I like this shiny blue shirt on Judy. Doesn’t clash with the hair, is seasonally appropriate and the earrings go well. Good job!
COVID dominated almost all segments of the NewsHour today, from 130,000 deaths in the U.S., to India outpacing Russia’s tally, to the loss of a young Broadway star, to Atlanta’s mayor, to Hong Kong.
If you wonder why the U.S. is lousy at following health professionals’ guidance, just ask this sage:
He put it in a nutshell for us: “I’m an American, and I feel I should be able to do what I want to. I pay my taxes. I live free. I want to be free.” Well O.K., pardner.
Meanwhile, Trump waded into the world of professional sports again. It’s a fact that, before the Presidency, he was dying to join the bizarre billionaires’ club that is the NFL ownership. They wouldn’t have him. Perhaps that was in his mind as he tweeted today that the Washington football team and the Cleveland baseball team are “politically weak” if they change their names from the racist ones they have today.
When I started this blog, I had no idea that I’d have the opportunity to write so frequently about NASCAR. Thanks, Trump! He also took time out from running the free world to say that Bubba Wallace, the NASCAR driver who found a noose in his garage, should apologize to NASCAR because the noose had been there for years. I don’t quite follow that logic, but consider the source. Trump added that, thanks to Bubba Wallace and NASCAR’s decision to ban the confederate flag, NASCAR ratings were down. In fact, NASCAR ratings are up. (I know this blogger did her part, holding on through the one-hour storm delay to watch the at least the first stage.)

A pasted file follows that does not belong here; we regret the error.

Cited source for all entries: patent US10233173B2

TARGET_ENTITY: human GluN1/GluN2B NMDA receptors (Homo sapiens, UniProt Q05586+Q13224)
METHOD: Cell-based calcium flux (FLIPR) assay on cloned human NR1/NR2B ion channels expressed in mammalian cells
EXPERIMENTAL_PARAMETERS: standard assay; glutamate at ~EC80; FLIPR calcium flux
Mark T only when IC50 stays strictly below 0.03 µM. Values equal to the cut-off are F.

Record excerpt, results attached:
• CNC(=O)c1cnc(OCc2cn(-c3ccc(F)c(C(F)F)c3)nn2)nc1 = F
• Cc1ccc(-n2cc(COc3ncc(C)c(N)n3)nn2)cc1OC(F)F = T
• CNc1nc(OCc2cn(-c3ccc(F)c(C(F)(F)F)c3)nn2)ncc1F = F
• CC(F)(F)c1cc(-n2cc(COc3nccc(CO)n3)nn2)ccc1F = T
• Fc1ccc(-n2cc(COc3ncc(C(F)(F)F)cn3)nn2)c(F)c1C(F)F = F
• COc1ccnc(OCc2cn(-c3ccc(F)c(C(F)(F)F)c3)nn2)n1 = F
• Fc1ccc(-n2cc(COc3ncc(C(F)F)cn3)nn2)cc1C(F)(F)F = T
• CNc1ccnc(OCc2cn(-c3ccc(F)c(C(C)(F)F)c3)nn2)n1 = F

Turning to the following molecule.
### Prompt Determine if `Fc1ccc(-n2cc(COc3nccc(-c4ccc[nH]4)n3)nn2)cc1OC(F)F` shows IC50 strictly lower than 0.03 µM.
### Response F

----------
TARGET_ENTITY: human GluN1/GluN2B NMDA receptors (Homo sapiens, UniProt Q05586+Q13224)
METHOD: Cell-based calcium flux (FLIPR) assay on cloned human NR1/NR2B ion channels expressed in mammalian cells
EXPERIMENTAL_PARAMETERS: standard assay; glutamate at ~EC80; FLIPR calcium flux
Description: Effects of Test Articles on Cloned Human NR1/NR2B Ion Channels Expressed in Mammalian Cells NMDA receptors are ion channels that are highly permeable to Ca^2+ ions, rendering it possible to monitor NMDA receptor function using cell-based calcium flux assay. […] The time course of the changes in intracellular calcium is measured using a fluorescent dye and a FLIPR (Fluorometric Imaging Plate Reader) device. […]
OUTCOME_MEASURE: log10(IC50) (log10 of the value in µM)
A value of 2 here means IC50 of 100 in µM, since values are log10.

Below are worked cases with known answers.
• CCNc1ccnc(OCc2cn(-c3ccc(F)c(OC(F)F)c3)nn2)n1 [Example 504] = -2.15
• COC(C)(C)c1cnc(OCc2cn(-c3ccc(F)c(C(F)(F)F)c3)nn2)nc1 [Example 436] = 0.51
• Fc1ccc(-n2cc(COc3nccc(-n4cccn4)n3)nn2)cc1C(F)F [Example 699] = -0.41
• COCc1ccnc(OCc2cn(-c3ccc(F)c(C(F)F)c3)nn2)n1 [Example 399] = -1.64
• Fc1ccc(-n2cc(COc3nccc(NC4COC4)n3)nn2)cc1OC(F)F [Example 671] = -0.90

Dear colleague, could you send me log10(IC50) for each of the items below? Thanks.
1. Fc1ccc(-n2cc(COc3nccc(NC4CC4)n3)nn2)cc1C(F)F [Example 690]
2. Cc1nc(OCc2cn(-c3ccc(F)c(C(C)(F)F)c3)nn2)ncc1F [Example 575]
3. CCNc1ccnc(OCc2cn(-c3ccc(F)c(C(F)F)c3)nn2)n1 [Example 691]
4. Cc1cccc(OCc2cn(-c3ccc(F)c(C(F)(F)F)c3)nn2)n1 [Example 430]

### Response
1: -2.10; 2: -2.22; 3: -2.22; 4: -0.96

The Brief But Spectacular segment was strong again, featuring Mike Smith, the co-founder of the Names Project AIDS Memorial Quilt, who has now turned his attention to making masks for people who don’t have access to them, in this, the second pandemic he has lived through.
The AIDS-related segment is a plausible segue into a book recommendation: The Great Believers, by Rebecca Makkai. It is a novel chronicling the lives of people who lived through the AIDS epidemic and many who didn’t. I would not have read it had it not been the pick for book club this month. Somehow, it’s a real page-turner and, though this blogger sobbed her way to the end, a story about the power of love in all its forms.
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Loved your plug for The Great Believers—total page-turner despite the topic—couldn’t put it down and missed the characters when I finished it!